Though a bit dark these pictures are of the kitchen. Yep, I took lots of the kitchen but what can I say. I was snapping them from a writer's perspective. Notice the fancy pulley system they had for turning the spit. There was a weight hanging outside the window to keep it in place.

Next we went to Chambord. After a wonderful lunch at Chenonceau of course. Chambord had this stairway that was a double helix. Fascinating. And almost all of these buildings had either painted ceilings or vaulted ceilings. I'm even going to include a photo of the "hunting" room with the largest deer blind I've ever seen.

Monday, July 07, 2008

A day at Versailles and Monet's Home

Day three was perhaps one of my favorite days. We started out with a bus trip to Monet's house in Giverny. The weather was simply gorgeous and the scenery en route, a treat for the eye. Giverny, itself, is a very quaint village hidden among tall, lush trees. I spent more time snapping pictures of Monet's garden than I did of his house.

After taking in the sights and getting lost trying to find the parking lot with our bus, we headed for Versailles. Located west of Paris, the estate of the late King Louis XIV is quite impressive. Called the Chateau of Versailles, it's more like a castle. I can't begin to tell you how large this area is. The chateau is a wonderful example of French architecture while the grounds remain beautifully sculpted.

Saturday, July 05, 2008

Day Two in Paris

We woke up early and ready to get start on our sight-seeing adventure. Nabila, our guide, told us that breakfast would be at 7:15, but we were in the lobby and ready to eat at 7:00 AM. The hostess for the dining area waved us away, communicating in sign language that she wouldn't be ready to serve until 7:15. Not even coffee! So, we waited and she came and got us when she was ready.

The morning was spent on a bus, sight-seeing. He drove us everywhere and let us get out to take pictures now and then. My daughter, was sick the entire trip which made it hard to enjoy everything, but she was a real trooper and never complained. One of the places we stopped was Notre Dame and oh my, the architecture is simply wonderful.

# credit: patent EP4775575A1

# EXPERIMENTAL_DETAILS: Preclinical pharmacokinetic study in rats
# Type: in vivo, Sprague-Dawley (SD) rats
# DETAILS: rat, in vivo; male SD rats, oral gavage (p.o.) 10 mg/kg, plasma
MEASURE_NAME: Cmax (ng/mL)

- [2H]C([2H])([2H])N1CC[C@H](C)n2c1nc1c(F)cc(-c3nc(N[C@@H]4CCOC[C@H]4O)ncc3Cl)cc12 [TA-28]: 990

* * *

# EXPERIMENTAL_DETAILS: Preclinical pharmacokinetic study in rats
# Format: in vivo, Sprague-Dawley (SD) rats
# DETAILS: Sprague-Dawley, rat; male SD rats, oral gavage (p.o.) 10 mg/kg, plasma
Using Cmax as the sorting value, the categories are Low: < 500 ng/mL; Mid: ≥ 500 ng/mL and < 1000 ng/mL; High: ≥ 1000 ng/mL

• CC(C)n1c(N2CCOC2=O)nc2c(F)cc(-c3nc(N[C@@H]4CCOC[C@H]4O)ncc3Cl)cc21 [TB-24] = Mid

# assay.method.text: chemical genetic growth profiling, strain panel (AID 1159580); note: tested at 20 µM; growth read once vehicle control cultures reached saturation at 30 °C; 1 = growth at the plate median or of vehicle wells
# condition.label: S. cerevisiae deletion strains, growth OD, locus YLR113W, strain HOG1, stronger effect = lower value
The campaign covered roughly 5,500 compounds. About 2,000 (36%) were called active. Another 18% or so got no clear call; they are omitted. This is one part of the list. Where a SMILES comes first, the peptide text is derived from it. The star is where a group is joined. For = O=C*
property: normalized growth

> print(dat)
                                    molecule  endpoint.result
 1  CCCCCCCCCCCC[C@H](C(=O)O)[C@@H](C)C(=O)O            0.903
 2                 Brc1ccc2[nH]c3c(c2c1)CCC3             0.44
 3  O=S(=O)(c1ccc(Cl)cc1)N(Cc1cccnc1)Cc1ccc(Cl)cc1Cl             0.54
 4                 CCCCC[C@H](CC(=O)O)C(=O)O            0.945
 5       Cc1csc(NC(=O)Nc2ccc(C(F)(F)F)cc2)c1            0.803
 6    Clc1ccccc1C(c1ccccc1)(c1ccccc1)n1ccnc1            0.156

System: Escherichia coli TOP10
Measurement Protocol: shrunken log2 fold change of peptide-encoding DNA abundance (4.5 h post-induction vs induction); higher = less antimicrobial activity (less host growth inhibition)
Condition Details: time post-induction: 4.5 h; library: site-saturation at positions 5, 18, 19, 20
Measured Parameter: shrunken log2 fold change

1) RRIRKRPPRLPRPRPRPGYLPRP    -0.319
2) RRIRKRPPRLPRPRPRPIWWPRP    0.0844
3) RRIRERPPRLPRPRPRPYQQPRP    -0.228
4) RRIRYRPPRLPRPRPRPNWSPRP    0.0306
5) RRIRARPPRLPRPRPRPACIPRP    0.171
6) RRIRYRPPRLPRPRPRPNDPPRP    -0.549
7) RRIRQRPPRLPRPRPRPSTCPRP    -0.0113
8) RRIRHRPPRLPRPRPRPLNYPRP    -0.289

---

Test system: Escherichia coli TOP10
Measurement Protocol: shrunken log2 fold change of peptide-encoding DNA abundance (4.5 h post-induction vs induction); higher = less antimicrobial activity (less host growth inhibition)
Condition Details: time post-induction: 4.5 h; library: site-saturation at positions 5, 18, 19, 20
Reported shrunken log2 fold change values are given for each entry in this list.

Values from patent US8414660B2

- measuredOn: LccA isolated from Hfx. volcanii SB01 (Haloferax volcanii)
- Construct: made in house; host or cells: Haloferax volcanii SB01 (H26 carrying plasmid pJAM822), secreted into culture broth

I'm posting some of the pictures I took on our walking tour including the one of the ambulence strike. Yep, the first day was the taxi strike but this day was the ambulence drivers's day to strike. That evening we ate at a greek restaurant and it was very tasty. We got back to the hotel around 9:00 PM and crashed.

Wednesday, July 02, 2008

Once Jilted is now in PRINT!

Once Jilted is now available in print version. Whoop! Not only that, but I also saw where two more of my westerns are available in print. I'm so thrilled!


How many times will an orphan be cast aside before someone offers love?

Shauna Joyce has three weeks to find a husband or face watching a special little girl fall into the hands of loveless parents. An orphan herself, she knows the heartache of growing up without love. Armed with a need greater than her own, she finds a likely candidate in bridge-builder, Kane McKenna.

Kane McKenna has one goal; to finish the bridge he’s erecting so he can earn the capital needed to start a business of his own. A wife and child would drain his finances, so when Shauna Joyce proposes marriage, he balks at the idea. Will her determination be enough to build the bridge of trust needed to make him trade one dream for another?


“You plan to have the babe out of wedlock?” Kane scratched his head.

She looked skyward and gritted her teeth. Was the man dense? “Can you stop walking? It’s hard to talk to you at this pace.”

He slowed but continued to walk. “Daylight’s a wasting and I’ve got a deadline.”
“Will you at least let me explain so you can stop the rumors?”

Her foot caught a gopher hole, and she tripped, falling headlong onto the hard ground. She cried out when her elbow kissed the ground.

“Goodness, you’re a walking calamity. First pickles and now, a sprawl in the grass. You wouldn’t perchance be related to me Aunt Nell?”

She groaned and rolled to her knees. Every joint ached. Twigs and grass stuck to her dress, and she brushed them away with sore hands. She moaned at the pain and glared at her scraped skin.

“Are you hurt?”

Now he asked. She shook her head. “I’m not sure.”

He grabbed her elbow none too gently and helped her stand. She tested her foot and found herself uninjured. Praise be. An injury would have complicated matters more. “Thank you, Mr. McKenna.”

“You’re welcome. Now, if you doon’t mind, I’d like to be gettin’ back to me work.”

“But . . .”